The research project The social dynamics of musical upbringing and schooling in the Norwegian welfare state (DYNAMUS) explores how music can be a means of inclusion, but also of exclusion, in a variety of contexts where socialisation and education take place. Furthermore, the project investigates to what extent and how music-related learning and teaching might be connected to social mobility. The aim is to gain a deeper understanding of the cultural prerequisites underlying the Norwegian knowledge society and the welfare state, with a specific focus on the role of the social dynamics of music.

One of the most important premises of the project is that the dynamics of society are largely based on a symbolic economy that works next to the material one, according to which what is considered legitimate culture is continually negotiated. Within the frames of this symbolic or cultural economy, music stands out as one of the most value-laden cultural expressions. Consequently, music and music education constitute important arenas for the battles fought with regard to cultural taste, and this is mirrored in the fact that the field is characterised by extensive and ongoing processes of inclusion and exclusion.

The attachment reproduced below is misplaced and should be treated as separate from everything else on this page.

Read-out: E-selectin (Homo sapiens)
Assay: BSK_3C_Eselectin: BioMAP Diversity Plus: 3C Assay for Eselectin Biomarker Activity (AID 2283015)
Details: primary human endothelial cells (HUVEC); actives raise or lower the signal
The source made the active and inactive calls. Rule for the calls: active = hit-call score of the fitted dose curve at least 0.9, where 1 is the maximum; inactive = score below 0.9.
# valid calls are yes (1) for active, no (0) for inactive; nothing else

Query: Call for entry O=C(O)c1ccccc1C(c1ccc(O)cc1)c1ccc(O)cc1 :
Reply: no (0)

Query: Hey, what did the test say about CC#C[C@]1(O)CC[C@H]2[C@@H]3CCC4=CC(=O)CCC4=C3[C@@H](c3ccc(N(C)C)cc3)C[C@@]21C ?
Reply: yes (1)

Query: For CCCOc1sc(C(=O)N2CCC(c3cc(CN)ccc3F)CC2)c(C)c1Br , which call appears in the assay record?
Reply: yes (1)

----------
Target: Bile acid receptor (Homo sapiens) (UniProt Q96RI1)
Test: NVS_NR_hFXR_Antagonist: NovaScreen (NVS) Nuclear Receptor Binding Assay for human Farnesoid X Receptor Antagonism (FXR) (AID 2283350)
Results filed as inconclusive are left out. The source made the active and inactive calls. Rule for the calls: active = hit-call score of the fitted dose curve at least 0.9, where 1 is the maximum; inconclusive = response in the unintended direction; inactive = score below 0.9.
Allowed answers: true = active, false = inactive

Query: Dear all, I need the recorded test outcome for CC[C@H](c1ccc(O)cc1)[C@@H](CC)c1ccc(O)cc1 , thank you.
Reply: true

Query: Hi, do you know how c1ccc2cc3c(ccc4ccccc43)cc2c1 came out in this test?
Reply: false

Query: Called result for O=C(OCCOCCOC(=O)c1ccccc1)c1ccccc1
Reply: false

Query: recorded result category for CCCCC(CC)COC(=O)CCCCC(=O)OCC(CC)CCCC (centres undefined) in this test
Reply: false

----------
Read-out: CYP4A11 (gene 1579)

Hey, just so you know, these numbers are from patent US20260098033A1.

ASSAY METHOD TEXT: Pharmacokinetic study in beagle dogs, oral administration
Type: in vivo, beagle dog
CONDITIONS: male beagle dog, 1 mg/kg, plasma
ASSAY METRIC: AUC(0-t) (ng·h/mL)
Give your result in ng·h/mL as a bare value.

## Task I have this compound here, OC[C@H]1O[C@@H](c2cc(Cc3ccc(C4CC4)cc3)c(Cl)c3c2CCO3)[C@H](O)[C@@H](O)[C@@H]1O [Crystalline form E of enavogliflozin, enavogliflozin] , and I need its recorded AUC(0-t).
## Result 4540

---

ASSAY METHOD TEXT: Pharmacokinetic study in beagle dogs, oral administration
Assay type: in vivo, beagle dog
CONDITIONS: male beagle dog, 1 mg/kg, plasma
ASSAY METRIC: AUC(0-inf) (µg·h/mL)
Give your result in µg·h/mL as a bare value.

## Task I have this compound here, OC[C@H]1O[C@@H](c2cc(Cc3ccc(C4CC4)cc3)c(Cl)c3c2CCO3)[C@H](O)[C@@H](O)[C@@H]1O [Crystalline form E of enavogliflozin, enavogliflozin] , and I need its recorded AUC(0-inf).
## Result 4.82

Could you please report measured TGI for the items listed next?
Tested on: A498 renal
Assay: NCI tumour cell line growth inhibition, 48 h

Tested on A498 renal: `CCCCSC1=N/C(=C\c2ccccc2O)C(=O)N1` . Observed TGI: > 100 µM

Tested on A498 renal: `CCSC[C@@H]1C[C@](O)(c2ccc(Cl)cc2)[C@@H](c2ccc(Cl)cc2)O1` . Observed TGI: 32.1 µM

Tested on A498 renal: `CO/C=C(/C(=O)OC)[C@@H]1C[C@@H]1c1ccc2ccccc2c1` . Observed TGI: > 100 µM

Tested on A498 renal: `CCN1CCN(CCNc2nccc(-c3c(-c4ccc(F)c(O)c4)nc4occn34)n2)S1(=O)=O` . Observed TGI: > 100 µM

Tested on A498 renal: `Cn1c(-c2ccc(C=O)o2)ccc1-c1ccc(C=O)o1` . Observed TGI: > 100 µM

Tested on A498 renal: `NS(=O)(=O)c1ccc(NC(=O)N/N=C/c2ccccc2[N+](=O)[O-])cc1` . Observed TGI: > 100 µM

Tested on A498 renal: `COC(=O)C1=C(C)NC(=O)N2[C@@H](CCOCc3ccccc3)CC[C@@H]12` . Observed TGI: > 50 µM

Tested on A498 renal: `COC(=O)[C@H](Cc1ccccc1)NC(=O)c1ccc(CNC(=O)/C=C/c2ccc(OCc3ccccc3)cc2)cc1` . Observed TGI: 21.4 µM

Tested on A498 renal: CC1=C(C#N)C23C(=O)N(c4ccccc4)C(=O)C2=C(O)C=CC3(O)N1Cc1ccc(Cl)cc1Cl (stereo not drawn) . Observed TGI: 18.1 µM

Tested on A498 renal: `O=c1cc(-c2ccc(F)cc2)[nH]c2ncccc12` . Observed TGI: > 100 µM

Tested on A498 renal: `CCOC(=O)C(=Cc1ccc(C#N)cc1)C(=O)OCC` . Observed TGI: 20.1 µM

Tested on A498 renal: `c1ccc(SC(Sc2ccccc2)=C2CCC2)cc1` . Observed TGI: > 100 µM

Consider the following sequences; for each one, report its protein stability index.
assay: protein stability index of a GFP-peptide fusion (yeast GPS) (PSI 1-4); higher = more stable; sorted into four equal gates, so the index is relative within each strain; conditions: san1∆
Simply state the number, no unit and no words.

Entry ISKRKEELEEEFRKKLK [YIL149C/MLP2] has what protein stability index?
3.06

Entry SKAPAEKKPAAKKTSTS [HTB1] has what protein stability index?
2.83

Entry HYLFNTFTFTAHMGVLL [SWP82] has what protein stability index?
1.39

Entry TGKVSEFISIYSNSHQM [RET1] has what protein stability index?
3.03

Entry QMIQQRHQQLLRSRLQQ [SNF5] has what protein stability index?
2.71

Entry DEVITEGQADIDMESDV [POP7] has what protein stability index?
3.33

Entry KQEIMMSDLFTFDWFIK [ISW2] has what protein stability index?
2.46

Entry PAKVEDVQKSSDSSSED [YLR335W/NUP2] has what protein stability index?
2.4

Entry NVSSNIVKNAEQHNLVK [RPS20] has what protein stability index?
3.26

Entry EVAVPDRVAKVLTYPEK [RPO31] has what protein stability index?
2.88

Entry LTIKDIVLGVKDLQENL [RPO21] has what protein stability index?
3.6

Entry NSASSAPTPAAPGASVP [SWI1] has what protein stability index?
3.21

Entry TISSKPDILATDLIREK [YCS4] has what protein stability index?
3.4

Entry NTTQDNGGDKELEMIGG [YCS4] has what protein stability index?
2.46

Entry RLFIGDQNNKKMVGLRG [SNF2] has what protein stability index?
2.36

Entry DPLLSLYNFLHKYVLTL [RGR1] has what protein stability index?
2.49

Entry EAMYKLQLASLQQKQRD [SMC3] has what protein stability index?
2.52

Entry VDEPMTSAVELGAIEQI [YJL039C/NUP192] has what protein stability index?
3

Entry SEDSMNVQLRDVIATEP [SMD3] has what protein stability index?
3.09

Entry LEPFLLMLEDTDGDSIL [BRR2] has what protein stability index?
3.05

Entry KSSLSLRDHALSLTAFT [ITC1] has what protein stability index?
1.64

Within the DYNAMUS project, such processes are investigated through three interconnected sub-projects, which together explore a wide range of formal, non-formal and informal arenas for music teaching and learning: 1) the media-musical realities of children and youth such as they appear through for example recorded music and TV programmes; 2) the compulsory-school music education that is made available to all children growing up in Norway; 3) the music education provided by extra-curricular schools of music and performing arts. Timewise, DYNAMUS spans the period from WWII until today, and the design of the project enables investigation of the musical upbringing and schooling that happens from early childhood to late adolescence (ages 0-19).